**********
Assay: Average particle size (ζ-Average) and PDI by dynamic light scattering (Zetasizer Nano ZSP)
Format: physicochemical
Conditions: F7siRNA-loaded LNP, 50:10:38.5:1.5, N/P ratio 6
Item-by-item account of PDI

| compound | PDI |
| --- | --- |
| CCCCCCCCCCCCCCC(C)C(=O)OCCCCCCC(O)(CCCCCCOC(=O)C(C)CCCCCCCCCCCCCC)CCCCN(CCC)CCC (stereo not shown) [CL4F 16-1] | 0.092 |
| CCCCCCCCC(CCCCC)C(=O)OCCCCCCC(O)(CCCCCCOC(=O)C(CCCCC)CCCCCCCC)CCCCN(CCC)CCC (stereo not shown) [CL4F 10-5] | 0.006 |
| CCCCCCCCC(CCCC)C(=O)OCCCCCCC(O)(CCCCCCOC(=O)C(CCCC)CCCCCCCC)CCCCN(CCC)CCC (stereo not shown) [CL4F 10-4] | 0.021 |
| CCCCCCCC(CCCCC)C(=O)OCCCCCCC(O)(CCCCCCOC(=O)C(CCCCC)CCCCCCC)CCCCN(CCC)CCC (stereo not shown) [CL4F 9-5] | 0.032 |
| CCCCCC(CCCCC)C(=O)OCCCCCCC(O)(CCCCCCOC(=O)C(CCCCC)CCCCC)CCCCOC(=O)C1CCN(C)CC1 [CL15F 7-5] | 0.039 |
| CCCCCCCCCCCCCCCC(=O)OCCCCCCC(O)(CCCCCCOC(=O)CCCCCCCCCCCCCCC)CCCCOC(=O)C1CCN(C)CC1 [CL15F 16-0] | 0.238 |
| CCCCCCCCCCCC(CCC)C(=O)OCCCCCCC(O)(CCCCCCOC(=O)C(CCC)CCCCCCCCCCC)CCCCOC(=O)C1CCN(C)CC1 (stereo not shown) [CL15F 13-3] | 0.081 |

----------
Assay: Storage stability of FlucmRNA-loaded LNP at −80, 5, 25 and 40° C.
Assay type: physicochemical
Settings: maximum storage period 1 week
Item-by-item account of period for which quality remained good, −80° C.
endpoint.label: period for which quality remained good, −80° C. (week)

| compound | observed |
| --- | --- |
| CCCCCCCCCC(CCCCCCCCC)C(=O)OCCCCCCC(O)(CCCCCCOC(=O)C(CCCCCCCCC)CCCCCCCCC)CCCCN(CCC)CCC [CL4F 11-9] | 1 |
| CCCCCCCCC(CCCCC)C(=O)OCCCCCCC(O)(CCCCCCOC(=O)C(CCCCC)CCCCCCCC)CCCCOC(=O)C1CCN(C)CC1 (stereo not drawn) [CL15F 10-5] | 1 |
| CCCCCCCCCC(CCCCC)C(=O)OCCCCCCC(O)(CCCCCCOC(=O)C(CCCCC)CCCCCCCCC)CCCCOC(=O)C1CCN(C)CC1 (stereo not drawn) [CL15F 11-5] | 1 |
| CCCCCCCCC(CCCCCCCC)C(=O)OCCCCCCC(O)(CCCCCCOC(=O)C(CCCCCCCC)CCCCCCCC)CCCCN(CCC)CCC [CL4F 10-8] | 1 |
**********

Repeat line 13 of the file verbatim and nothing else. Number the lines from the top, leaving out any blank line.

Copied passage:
| CCCCCCCCCCCC(CCC)C(=O)OCCCCCCC(O)(CCCCCCOC(=O)C(CCC)CCCCCCCCCCC)CCCCOC(=O)C1CCN(C)CC1 (stereo not shown) [CL15F 13-3] | 0.081 |